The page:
The disclosed embodiments also provide improved systems and methods for calculating confidence scores for annotations assigned to images. Confidence scores may reflect likelihood that an entity identified by an annotation is actually contained in an image. Confidence scores may be calculated on a per-image basis and aggregated over groups of annotated images in order to improve image recognition and annotation techniques. 

US Patent 10,534,810

The nature of image processing and machine learning prevents any algorithm from being 100% accurate, as machine learning is poor when applied to circumstances of extrapolation. Thereby, the greater the data set it is exposed to, the more likely cases are to have occured within it’s tested data pool.

The above extract suggests that relationships are usually not defined unless confidence scores reach a critical value. This means two things for SEOs:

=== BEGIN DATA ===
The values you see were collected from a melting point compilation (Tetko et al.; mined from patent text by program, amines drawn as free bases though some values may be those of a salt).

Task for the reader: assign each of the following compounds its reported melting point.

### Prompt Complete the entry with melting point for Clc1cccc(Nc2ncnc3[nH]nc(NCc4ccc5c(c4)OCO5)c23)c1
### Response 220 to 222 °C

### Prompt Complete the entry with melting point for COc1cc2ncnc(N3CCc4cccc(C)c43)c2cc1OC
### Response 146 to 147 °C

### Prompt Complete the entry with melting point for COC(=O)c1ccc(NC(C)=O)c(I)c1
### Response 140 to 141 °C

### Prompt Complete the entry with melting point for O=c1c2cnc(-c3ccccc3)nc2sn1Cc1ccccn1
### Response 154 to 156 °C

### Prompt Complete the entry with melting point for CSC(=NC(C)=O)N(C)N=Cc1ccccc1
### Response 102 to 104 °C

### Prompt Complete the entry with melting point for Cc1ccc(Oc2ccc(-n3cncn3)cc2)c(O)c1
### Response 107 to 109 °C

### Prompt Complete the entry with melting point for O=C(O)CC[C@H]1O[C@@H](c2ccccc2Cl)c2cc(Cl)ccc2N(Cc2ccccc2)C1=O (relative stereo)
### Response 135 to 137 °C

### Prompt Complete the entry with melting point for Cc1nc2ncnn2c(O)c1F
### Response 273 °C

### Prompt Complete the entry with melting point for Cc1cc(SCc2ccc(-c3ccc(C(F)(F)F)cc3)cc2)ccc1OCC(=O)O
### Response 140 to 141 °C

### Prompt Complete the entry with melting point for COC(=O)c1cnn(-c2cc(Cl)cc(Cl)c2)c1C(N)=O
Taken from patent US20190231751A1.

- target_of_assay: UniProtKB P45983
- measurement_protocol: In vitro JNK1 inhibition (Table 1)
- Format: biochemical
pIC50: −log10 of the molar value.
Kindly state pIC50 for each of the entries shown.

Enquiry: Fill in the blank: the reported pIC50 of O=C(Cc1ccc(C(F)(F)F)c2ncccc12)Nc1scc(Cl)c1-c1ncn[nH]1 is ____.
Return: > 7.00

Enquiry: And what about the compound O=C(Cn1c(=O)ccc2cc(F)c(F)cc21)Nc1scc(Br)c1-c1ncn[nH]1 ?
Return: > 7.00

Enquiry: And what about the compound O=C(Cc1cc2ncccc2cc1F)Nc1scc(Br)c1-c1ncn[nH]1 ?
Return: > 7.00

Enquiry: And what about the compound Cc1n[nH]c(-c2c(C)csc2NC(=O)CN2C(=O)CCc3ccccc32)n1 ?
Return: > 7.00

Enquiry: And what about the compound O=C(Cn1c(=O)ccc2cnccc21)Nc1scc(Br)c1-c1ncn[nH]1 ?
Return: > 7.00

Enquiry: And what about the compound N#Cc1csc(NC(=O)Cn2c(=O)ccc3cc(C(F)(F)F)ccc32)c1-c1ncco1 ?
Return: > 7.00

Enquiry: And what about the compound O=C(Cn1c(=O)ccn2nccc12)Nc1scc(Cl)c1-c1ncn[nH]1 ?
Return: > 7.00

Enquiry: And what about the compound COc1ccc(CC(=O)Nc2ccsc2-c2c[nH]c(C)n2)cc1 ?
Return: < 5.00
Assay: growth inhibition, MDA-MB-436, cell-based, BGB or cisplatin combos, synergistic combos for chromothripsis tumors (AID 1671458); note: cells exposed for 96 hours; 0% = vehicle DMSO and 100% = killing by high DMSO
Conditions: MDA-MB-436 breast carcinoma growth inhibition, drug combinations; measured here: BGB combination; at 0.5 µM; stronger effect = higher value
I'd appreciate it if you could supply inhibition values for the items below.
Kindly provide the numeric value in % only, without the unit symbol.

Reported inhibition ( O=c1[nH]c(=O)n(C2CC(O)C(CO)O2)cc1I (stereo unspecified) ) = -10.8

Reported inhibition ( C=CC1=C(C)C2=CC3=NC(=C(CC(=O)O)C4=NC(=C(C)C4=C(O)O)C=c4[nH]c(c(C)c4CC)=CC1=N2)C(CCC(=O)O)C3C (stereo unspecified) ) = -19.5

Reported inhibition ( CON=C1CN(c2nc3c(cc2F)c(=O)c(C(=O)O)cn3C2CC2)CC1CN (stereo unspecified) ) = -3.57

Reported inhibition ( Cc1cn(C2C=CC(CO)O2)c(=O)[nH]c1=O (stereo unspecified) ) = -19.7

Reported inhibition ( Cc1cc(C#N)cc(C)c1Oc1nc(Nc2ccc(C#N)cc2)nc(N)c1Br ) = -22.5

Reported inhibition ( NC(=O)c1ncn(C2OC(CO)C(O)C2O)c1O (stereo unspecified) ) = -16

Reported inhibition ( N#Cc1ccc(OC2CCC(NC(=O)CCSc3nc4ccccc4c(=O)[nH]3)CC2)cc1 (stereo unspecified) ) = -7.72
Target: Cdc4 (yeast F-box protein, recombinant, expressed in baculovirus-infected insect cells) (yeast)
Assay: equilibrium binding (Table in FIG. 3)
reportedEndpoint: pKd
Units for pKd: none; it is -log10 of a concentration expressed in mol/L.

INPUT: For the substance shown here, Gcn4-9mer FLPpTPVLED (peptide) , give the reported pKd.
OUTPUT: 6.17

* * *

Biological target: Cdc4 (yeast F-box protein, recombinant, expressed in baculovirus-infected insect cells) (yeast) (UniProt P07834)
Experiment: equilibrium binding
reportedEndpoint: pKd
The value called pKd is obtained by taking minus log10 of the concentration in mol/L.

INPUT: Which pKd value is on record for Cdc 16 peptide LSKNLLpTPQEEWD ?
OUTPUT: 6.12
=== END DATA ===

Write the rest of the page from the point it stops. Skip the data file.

1. Successful image rankings are likely to increase dramatically as accuracy of understanding increases, allowing images to be far more valuable to users in the SERP than in the past.
  2. Image indexation will reduce, as images will not be displayed unless there is a high confidence between the entity and the attribute. If your image does not satisfy the confidence threshold, it will likely not be displayed, or be displayed at a very low result.
  3. Cross-views will increase dramatically as users are more likely to jump between rich data suggestions determined by relationships in the knowledge base. It is likely you will see rankings for terms you don’t naturally rank for, which increases opportunity to compete for high-value keywords.

Furthermore, images will now be grouped based on object entity. This means that your image is far more likely to be correctly displayed, increasing soft factors like pogo sticking and traffic dips as a result of incorrect keyword attribution. Alternatively, soft views may become one of the main avenues that SEOs obtain exposure on the behalf of their clients.

The world looks bright in terms of image SEO and video optimisation as Google begins to move further into optimised unstructured data!

Learn more about optimising images: Image SEO & Classification of Images in Local Search Results